“Though the storms keep on raging in my life; And sometimes it’s hard to tell the night from day ….”
These opening lines to the powerful track “My Soul Is Anchored” by Douglas Miller are an apt description of the year that has been 2020. Some have suggested that this year has had way more than its share of experiential storms, as well as literal storms.
I refer to them as a series of pandemics: a health pandemic, a race pandemic, an economic pandemic, a political pandemic and even weather pandemics. Each is compelling in its own right; however, it is the intersection and overlap of these conditions that exacerbates their existence. Furthermore, the effects they render on higher education are certainly without precedent.
Back in March, the coronavirus health pandemic forced the immediate closure of many of our campuses and spun us into an endless web of virtual meetings. Just as we were settling into the third month of a “new normal” of mask wearing, hand washing and social/physical distancing, a race pandemic was ignited. Ahmaud Arbery, George Floyd and Breonna Taylor were sadly added to a roster nobody wanted their loved one to be listed on. It is a list that all too often reduces its members to hashtags and t-shirts. They become etched in our collective memories as their unspeakable deaths are often devoid of the true justice they deserve. The true justice that is so frequently denied people of color and African Americans in particular.
The tragic events have further illuminated the racial divide that exists in our nation. Brutal and often senseless murders of unarmed Black people have continued to unfold with greater frequency.
However, this time the residual protests and unrest have led to an immediate cry for justice and reform. This caused many of our institutions to review our racist pasts as well as the no-longer acceptable building names and statues. Changes in many cases were immediate and witnessed not only in higher education but in corporate responses as well. America was reawakened to the need to make corrections to historic wrongs and to make real commitments to level the playing field.
And then comes Jacob Blake. Unarmed, Blake was shot in the back by police as he returned to his car where his frightened children were located.
Angry NBA players refused to play in playoff games and were joined by professional athletes from the WNBA, NHL, MLB and other professional athletes who staged boycotts and walk-outs. These athletes utilized their enormous platforms to call attention to the ongoing injustices involving police shootings and racial injustice. It spilled over to collegiate athletics where student athletes raised their collective voices to say, “Enough is enough!”
What about the other pandemics?
The economic pandemic has shone a dual spotlight on the health pandemic. First, as a result of the coronavirus, many businesses have lost revenue, laid off employees and a number have gone out of business altogether. These hard times have been passed directly to those who lost jobs or saw their salaries cut or their hours reduced. Secondly, this spotlight highlighted the major health inequities for the poor and underinsured. Interestingly, these health inequities were also seen across the entire socio-economic spectrum for people of color. This means that regardless of income, health disparities are realities for non-Whites.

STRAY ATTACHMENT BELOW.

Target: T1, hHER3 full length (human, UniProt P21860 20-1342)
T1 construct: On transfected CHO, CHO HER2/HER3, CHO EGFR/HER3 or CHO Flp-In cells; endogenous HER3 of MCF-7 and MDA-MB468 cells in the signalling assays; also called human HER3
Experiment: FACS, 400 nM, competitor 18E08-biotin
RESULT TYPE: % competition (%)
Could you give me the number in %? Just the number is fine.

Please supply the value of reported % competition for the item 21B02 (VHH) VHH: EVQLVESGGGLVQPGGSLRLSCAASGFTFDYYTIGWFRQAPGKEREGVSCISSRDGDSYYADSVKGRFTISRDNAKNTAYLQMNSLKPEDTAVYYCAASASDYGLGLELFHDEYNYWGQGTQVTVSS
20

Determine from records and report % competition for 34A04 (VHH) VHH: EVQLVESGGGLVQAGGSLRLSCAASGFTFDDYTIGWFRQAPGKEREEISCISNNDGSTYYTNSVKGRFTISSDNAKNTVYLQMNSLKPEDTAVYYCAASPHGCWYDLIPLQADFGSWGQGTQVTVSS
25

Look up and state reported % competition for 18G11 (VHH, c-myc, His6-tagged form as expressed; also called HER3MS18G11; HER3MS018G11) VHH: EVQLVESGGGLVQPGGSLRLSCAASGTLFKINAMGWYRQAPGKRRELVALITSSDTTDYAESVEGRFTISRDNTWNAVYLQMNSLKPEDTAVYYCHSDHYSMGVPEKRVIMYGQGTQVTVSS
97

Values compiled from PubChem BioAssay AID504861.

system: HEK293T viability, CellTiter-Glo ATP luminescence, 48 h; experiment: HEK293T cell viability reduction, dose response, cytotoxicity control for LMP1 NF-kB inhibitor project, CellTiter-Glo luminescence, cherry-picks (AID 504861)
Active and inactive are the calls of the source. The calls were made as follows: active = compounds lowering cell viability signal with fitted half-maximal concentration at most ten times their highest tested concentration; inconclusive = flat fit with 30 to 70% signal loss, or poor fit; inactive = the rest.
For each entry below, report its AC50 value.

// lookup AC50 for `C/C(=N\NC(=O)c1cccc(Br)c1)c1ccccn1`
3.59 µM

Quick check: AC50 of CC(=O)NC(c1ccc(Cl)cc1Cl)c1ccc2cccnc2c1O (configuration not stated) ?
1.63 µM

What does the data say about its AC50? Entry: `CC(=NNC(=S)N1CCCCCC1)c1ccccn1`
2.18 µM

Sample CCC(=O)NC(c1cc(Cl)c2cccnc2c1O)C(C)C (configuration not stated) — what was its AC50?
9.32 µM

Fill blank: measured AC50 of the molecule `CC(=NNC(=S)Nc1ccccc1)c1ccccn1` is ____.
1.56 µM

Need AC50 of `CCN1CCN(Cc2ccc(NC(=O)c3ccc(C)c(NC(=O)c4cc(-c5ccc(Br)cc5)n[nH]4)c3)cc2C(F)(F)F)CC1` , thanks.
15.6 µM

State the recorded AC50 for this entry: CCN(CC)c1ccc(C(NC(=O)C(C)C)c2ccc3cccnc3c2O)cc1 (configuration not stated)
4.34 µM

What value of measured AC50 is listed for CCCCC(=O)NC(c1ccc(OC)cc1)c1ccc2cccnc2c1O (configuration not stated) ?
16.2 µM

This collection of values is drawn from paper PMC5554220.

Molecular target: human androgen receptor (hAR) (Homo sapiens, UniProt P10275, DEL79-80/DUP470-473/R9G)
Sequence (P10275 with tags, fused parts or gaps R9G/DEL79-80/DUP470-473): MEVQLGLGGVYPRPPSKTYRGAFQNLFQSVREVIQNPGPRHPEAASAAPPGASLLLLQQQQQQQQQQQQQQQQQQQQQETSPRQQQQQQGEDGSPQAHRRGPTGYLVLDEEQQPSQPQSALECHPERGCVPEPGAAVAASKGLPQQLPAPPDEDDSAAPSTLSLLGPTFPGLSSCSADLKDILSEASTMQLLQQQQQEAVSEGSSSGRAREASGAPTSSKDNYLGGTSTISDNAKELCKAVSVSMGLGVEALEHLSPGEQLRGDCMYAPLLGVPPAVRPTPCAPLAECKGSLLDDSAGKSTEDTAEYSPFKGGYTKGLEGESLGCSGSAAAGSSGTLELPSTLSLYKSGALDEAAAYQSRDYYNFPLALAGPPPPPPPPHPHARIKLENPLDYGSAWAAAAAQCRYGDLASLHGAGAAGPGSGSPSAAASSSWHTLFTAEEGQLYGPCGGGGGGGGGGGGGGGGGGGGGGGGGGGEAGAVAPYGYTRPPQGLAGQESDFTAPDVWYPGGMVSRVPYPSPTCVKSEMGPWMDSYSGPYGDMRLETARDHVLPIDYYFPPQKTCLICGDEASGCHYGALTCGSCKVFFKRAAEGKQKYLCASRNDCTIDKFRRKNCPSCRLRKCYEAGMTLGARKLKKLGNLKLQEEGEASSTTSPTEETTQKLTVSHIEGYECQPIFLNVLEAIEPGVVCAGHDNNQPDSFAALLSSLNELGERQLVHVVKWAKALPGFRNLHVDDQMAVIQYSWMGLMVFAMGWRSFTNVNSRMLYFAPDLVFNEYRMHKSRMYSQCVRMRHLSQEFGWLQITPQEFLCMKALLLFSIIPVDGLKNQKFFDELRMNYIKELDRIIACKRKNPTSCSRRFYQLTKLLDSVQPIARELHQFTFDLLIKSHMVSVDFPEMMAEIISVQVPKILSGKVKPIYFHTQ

And then there is the political pandemic. In this most divided time, we need not politicize the other pandemic struggles. It is unconscionable to turn elements of the coronavirus and its eventual amelioration into political toys. Spinning the economic pandemic that has already furthered the chasm between the haves and the have-nots into campaign rhetoric does little to help those who are struggling the most. And trying to unravel the complex race pandemic by political pandering is insulting and non-productive.
If that were not enough, we add several weather pandemics as California wildfires destroy large swaths of acreage and Hurricane Laura’s recent destructive trek through southeastern Texas and western Louisiana highlighted one of the most active hurricane seasons ever.
This summer has brought unique challenges, particularly the racial tensions in the midst of these many pandemics. Nonetheless, it should be noted that the physical distancing has not removed our social connectedness. We remain intricately linked one to another through our family and friends; through our respective academic and civic institutions; and through a variety of organizations.
Our colleges and universities’ common pursuit of knowledge and equally compelling pursuit for justice never cease. This is witnessed by our constant need to explore new concepts, new ideas and new perspectives along with a journey to find truth and righteousness. As such we join with others who work to bring about an end to the systemic racism that allows acts of violence to occur by those sworn to protect and serve as well as others.
As we navigate the intersections of these various pandemics we do so advisedly. Higher education is primed to further the discussions, to produce the research and to challenge the status quo until we have reduced and subsequently eliminated any further names from being added to the aforementioned roster, closed the widening gap of health disparities, created mechanisms to reduce the economic burdens of the poor and so much more.
Once again, in these most difficult times, we stand together and we stand for one another. There has never been a more resilient people than us. Much like Miller reminds in his song,
“ … Still that hope that lies within is reassured!”
Dr. Dereck J. Rovaris Sr. is the vice provost for diversity and chief diversity officer at Louisiana State University.
This article originally appeared in the September 17, 2020 edition of Diverse. You can find it here.